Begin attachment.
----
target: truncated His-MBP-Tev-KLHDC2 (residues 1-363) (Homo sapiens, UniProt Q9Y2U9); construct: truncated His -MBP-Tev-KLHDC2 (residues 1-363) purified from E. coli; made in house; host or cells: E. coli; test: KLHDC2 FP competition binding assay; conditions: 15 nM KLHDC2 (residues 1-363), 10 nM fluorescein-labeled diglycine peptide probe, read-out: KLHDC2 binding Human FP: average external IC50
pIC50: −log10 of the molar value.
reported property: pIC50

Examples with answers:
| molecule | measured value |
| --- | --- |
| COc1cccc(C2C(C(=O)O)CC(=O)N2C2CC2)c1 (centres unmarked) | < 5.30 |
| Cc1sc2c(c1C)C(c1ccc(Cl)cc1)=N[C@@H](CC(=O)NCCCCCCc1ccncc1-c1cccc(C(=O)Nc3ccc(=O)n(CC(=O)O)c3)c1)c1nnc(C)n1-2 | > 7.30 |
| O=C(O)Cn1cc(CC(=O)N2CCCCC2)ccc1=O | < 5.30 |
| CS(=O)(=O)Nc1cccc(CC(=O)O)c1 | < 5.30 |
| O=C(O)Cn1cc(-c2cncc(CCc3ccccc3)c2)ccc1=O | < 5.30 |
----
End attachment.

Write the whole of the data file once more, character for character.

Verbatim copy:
target: truncated His-MBP-Tev-KLHDC2 (residues 1-363) (Homo sapiens, UniProt Q9Y2U9); construct: truncated His -MBP-Tev-KLHDC2 (residues 1-363) purified from E. coli; made in house; host or cells: E. coli; test: KLHDC2 FP competition binding assay; conditions: 15 nM KLHDC2 (residues 1-363), 10 nM fluorescein-labeled diglycine peptide probe, read-out: KLHDC2 binding Human FP: average external IC50
pIC50: −log10 of the molar value.
reported property: pIC50

Examples with answers:
| molecule | measured value |
| --- | --- |
| COc1cccc(C2C(C(=O)O)CC(=O)N2C2CC2)c1 (centres unmarked) | < 5.30 |
| Cc1sc2c(c1C)C(c1ccc(Cl)cc1)=N[C@@H](CC(=O)NCCCCCCc1ccncc1-c1cccc(C(=O)Nc3ccc(=O)n(CC(=O)O)c3)c1)c1nnc(C)n1-2 | > 7.30 |
| O=C(O)Cn1cc(CC(=O)N2CCCCC2)ccc1=O | < 5.30 |
| CS(=O)(=O)Nc1cccc(CC(=O)O)c1 | < 5.30 |
| O=C(O)Cn1cc(-c2cncc(CCc3ccccc3)c2)ccc1=O | < 5.30 |